This is the blog for sneakerheads who want to make affordable and informative purchases.
I’m not a sneakerhead, I’ve never proclaimed to be one and I will never proclaim to be one. I’m not the guy who runs out to the store to get the Raptor 4s, or the Concords when they were re-released. I don’t own any Yeezys and I don’t own any retro Jordans. I’m just a guy who used to wear slip on vans, Adidas soccer shoes, and slides to high school. I was the guy in middle school and high school who only had whatever his parents bought or whatever he stole. I didn’t save my money from allowance, chores and summer jobs to buy new shoes. At twelve years old I was given the choice of shoes or a birthday party. I picked getting the Jordan 12s over a party, because that was how badly I wanted them, that’s it, I didn’t want to collect them, didn’t want to even wear them to hoop in. I simply liked the way they looked and wanted them. What I am, is a gentleman who loves the game of basketball, likes the idea of fashion, and always does his best to be fashionable and trendy, and can’t help but think that my decision as a twelve year old to pick shoes over a party is a representation of me as a grown man who knows what he wants, and knowing why he wants it. I’m a kid who grew up in Chicago during the heyday of the 90s era. When the Bulls played, everything stopped. When Mike had the ball, no one spoke. When his shoes were released, people ran out and bought them. Looking back on it now, I was incredibly privileged to grow up watching the G.O.A.T and being able to watch the Bulls win championships. That privilege and honor has stayed with me to this day.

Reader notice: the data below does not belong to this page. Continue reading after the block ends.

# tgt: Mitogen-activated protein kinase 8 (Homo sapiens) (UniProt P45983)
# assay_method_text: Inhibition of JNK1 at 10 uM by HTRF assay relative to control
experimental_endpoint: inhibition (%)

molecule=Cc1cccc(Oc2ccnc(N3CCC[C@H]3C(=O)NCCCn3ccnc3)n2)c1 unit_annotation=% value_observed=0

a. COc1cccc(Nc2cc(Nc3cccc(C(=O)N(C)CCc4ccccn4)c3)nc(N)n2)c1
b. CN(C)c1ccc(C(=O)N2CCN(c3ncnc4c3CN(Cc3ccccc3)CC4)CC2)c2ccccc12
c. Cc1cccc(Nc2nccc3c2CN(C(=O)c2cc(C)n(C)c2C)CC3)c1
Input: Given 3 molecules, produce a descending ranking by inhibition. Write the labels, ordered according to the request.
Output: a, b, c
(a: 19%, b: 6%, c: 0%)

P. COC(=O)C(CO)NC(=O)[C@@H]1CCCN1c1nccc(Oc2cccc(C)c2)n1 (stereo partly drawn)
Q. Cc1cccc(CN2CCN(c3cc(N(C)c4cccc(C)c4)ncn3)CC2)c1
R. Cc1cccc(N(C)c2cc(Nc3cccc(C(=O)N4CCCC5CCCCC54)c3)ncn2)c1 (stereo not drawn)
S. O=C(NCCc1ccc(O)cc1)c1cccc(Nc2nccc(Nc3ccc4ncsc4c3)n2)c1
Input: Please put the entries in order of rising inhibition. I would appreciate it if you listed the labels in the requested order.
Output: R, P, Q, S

Basketball has become so much more than just a sport. The athletes, as LeBron James would say, have become much more than an athlete, that is they have become more than what they can do on a field or court, and as a consequence, their shoes have become a representation of not only their sport, but of a culture. Basketball shoes have been ingrained in Black culture, as well as a representation of ones wealth and access, and because of this, the sneakerhead culture has grown. A n entire culture of people who are passionate about keeping up to date with releases, going on websites, hanging out in lines, finding individual sellers. Sneakerheads and their shoes have become a representation of someone’s wealth, access, and privilege. However, for every sneakerhead, there’s a guy like me. A guy who enjoys the game of basketball, who enjoys seeing what shoes players wear, and keeping up to date with shoe releases, but I would never proclaim myself a sneakerhead. I’m still the little boy who saw the Jordan 12s and said I like that pair and I want them. This blog is a representation of that feeling, geared towards individuals who like the sport, who like the shoes, but aren’t looking to label themselves as anything other than a fan.